The bottom line
Rong Xiaoqing, New York
Every day, the ritual is the same. I wait at the far end of the platform in the hope of getting one of the final few seats in one of the least-crowded carriages of the New York subway train that takes me to work.
But often I face a tough choice. Do I lean uncomfortably against a door or pole for 45 minutes, losing all ability to control the morning newspaper in the process, and arriving at my office in a far from relaxed state? Do I sit next to the character who mutters obscenities to himself and anyone in close proximity (yes - my train often has the crazy guy), or do I wedge my modest-sized bottom between two large people who either need all three seats, or have a real attitude about anyone squeezing into their cosy arrangement?
But the very fact that I am asking these questions shows how much New York has changed in the past 15 years. Now, there is as much discussion about simple discomforts and etiquette as there is about violent crime on the subway system. Once, the discussion was about how to avoid getting mugged or murdered underground. But now, with the city's murder rate close to its lowest in more than 40 years, the focus is on how to wear a micro skirt while riding the subway, avoid catching the flu from a spluttering fellow passenger, or tips on who you should give up your seat for.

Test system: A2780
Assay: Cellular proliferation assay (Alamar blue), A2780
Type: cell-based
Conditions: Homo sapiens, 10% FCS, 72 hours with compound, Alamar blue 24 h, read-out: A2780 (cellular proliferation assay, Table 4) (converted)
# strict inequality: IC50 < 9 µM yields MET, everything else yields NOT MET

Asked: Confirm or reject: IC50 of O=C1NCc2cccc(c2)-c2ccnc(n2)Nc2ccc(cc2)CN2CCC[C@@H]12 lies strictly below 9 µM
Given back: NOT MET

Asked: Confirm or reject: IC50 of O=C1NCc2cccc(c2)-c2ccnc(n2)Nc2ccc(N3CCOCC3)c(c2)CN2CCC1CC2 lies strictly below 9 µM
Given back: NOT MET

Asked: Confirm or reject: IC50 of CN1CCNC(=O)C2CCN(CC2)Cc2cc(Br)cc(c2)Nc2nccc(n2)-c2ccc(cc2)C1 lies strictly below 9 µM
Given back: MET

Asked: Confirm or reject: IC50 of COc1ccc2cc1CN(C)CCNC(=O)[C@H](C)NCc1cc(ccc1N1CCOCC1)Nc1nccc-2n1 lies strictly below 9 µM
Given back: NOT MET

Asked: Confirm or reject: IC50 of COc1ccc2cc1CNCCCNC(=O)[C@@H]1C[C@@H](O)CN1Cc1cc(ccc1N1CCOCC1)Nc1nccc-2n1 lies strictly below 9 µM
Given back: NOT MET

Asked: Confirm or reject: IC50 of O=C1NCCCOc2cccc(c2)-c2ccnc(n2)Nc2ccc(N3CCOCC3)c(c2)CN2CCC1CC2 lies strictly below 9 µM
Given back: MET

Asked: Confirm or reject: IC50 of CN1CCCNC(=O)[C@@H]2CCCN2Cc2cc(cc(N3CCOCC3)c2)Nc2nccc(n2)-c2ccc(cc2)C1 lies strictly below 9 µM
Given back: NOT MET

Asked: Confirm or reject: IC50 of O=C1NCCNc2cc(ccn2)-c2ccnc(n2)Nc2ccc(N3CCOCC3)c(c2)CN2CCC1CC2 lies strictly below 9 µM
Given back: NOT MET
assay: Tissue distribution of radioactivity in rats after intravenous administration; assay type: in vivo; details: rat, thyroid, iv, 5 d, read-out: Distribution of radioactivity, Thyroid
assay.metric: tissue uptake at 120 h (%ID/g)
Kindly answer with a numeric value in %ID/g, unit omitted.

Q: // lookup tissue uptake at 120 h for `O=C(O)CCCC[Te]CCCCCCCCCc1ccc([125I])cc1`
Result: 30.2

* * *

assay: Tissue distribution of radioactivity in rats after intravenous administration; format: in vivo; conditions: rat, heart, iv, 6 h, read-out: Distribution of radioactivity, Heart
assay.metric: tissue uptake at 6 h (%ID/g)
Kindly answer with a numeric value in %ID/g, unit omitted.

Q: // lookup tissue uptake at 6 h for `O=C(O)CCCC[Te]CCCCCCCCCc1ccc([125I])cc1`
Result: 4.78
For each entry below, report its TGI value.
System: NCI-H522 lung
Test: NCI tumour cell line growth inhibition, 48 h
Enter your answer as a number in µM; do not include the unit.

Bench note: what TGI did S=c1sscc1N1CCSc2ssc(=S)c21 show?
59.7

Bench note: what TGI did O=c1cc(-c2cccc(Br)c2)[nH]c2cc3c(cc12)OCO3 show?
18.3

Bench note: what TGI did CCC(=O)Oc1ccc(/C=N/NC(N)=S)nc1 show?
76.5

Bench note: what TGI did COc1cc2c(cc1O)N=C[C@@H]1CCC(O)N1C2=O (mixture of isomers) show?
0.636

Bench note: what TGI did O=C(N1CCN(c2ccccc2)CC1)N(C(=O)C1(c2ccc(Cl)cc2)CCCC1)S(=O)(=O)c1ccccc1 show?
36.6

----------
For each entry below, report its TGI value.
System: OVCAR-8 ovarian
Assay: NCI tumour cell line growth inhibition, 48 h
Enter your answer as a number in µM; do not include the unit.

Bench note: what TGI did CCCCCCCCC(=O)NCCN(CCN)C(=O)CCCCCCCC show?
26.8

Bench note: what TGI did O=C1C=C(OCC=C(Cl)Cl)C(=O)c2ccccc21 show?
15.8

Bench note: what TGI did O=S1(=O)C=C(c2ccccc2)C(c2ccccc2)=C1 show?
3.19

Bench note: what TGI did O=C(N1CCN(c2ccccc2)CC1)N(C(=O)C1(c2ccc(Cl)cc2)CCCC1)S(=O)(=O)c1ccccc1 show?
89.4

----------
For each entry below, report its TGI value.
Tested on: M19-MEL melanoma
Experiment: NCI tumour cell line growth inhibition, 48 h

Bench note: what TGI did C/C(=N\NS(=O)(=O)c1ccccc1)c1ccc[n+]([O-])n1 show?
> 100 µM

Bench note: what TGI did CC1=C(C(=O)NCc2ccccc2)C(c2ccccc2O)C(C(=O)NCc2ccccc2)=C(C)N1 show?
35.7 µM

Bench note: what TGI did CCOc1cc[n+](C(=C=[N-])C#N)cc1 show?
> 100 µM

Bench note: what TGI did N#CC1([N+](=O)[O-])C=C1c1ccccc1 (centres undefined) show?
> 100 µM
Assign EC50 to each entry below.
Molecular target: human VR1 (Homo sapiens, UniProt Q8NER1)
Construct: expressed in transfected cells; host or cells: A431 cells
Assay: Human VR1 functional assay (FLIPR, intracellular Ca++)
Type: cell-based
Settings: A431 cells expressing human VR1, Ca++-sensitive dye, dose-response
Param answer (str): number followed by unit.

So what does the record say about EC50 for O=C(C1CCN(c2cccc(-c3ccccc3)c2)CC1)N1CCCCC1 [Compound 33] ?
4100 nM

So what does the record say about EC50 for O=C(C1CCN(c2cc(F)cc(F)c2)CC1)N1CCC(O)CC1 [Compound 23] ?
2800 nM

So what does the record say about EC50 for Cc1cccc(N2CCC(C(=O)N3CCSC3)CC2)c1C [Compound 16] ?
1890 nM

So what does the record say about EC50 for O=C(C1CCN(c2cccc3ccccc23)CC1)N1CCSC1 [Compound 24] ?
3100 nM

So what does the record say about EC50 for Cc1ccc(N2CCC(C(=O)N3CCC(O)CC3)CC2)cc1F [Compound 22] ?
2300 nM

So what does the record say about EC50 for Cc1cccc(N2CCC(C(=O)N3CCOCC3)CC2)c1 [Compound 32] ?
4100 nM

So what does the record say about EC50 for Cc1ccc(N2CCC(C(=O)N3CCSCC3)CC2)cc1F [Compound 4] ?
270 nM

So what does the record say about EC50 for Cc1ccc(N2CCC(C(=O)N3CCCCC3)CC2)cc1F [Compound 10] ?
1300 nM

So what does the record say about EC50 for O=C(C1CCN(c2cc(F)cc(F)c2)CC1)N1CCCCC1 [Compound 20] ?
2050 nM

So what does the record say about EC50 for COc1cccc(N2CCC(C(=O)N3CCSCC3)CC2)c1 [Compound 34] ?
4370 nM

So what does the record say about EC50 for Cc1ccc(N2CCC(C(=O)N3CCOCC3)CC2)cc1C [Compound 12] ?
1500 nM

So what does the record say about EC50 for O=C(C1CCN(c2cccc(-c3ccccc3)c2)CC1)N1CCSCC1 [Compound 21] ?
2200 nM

Transit officials are playing their part. The Mass Transit Authority has, for a long time, had rules forbidding the drinking of alcohol, smoking, begging, littering and graffiti. Now it has just issued proposed changes to its rules of conduct that sound like they came from a stern parent. Under the proposed revisions, people will be barred from occupying more than one seat on a train or from putting their feet up on a neighbouring seat. People are also warned that they cannot lie on the floor, platform, stairway, landing or conveyance, and as for straddling a bicycle while the train is moving, that is also out.
The penalties for any of these crimes are vague, although violations could lead to a summons, a fine - or even a jail sentence. The enforcers can be either police officers or transit workers.
Of course some of this is baloney. The rules are frequently broken. On the day I wrote this, beggars worked their way through a train I was on. The crazy guy burbled on, and two people sat with their legs wide open to prevent me from taking the middle seat.
These are mild irritations, though. And with mobile phones beginning to work on the subway (threatening major noise pollution) and iPod snatching becoming a new pastime for subway thieves, there will be plenty of chances for new rule-making.